In 2011, Simon Gibson and Owen Matthews founded the Alacrity Foundation; an organisation that aims to help student entrepreneurs create the next generation of technology companies.
In 2011, Simon Gibson and Owen Matthews founded the Alacrity Foundation; an organisation that aims to help student entrepreneurs create the next generation of technology companies. Mike Doyle was asked to supervise the programme in the UK. The first centres were established in Victoria, British Columbia, and Newport – South Wales. Additional programmes now operate in Lille – France, Istanbul, Pune – India; Santiago – Chile, Mexico City and Ottawa.
How It Works
The founders set out to deliver a unique experience that provides graduates with a fifteen month programme combines with access to world-class mentors and accelerated market access.
Simon Gibson, Alacrity Chairman and Chair of Trustees, explains the motivation behind the company: “Alacrity’s background wasn’t driven by venture capital, it was driven by a goal to create a new generation of entrepreneurs amongst our graduate population. It had its birth around the time of the post-banking collapse, when prospects for young people were particularly poor. We looked at a lot of incubators and they just seemed incomplete. We thought what young people need is a formal curriculum of education, one that’s not concluded over three or six weeks, but one equivalent to an applied MBA. On our fifteen-month programme the graduates don’t learn by other people’s experience or case studies; their own business becomes the case study.”
“There are two things which are fairly unique about Alacrity. One, it’s a charity, and an educational foundation, and the second thing is, no one’s expected to come to the foundation with an idea. They can bring their ideas. We tend to work with the private and public sector and we ask them ‘what’s killing you, what do you need?’ That’s really quite an insightful exercise because many respond with an observation that they are never asked for such insights as everyone is always trying to sell them something. I learnt a long time ago, and it’s very much a lesson that has come from my association with Sir Terry Matthews, that it’s essential to build what the customer needs. Always focus on that customer. You’re much better off with a demand driven business than a supply one. A company in which you know someone wants to buy the product, versus starting a venture where you hope someone wants to buy the product you assumed they needed. There are graveyards full of companies where people were beguiled by their idea, they never listened to the customer and when launched, (and sometimes having raised quite large amounts of money around that idea), suddenly discover nobody wants the product or service.”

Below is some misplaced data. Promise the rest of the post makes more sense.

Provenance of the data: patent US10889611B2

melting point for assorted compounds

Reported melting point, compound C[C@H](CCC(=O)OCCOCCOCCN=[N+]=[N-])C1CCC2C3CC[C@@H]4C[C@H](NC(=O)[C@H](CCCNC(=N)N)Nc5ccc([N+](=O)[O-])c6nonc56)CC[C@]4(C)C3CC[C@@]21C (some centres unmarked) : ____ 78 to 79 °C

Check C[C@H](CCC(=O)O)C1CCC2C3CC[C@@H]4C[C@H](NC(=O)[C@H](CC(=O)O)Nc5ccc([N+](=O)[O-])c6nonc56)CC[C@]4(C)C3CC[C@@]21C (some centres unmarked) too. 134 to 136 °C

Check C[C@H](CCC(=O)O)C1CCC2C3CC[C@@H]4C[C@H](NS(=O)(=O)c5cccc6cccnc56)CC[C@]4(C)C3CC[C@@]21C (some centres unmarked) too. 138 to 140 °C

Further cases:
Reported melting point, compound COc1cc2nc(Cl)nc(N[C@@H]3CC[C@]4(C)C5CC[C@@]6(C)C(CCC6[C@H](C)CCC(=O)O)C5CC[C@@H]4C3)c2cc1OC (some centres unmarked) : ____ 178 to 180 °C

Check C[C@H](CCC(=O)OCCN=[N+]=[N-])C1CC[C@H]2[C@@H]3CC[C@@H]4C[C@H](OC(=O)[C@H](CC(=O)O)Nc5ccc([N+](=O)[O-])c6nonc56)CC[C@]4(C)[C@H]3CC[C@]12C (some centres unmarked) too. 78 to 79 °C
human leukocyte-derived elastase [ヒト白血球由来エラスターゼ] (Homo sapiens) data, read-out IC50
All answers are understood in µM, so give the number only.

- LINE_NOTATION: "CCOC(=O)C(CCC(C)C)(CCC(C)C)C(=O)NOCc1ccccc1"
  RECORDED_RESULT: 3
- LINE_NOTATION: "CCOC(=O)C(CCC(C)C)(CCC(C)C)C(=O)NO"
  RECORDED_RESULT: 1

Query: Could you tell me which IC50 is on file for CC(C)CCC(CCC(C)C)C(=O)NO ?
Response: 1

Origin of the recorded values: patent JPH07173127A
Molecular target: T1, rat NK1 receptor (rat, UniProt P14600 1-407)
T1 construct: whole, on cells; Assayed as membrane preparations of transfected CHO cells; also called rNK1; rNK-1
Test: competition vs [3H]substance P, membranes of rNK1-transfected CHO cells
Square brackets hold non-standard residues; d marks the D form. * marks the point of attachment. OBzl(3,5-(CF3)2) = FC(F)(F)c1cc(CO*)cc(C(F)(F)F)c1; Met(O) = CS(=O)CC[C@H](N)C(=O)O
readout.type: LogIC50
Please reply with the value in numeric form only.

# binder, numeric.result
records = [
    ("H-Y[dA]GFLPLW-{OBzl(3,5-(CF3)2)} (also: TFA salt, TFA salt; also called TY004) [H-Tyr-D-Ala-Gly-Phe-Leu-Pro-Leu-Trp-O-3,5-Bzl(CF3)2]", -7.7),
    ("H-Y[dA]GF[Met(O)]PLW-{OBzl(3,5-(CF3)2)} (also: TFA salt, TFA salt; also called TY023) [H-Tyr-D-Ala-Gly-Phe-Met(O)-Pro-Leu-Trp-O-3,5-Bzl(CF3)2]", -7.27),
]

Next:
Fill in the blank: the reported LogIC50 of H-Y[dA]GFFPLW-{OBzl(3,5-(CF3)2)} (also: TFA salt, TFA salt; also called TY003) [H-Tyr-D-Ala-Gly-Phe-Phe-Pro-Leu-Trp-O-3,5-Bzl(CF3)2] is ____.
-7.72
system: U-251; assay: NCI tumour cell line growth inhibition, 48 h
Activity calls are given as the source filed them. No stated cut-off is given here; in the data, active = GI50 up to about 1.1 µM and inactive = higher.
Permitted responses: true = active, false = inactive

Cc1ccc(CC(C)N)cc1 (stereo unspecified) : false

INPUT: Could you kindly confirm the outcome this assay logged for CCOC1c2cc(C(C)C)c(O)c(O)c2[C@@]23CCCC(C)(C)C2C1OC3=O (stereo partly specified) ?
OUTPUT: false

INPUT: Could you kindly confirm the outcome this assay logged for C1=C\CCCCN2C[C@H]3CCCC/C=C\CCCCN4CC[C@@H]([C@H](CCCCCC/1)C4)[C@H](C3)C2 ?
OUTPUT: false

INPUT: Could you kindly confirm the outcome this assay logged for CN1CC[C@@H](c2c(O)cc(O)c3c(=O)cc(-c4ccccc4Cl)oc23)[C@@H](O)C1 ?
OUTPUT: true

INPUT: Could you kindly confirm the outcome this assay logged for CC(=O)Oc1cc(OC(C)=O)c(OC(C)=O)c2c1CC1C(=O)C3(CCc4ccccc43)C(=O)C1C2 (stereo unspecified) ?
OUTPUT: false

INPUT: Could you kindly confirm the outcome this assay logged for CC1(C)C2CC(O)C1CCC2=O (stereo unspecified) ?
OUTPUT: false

Upon graduation, the programme provides graduates access to a designated venture capital fund to fund their graduating companies, this is separate from the foundation. Simon explains: “The founders don’t have to take the money, obviously, but if they choose to take it, they get up to £250,000 cash and for that they get 40% of the company with a 20% stock option scheme on top of that. The foundation gets 10% in exchange for the IP created during the fifteen months of the programme. The idea is that the charity itself might evergreen in the future as companies exit. The investors, which comprises a combination of private and public money, get the remaining equity in the company. So, when they graduate, they’ve got a post-round company valuation of half a million pounds.”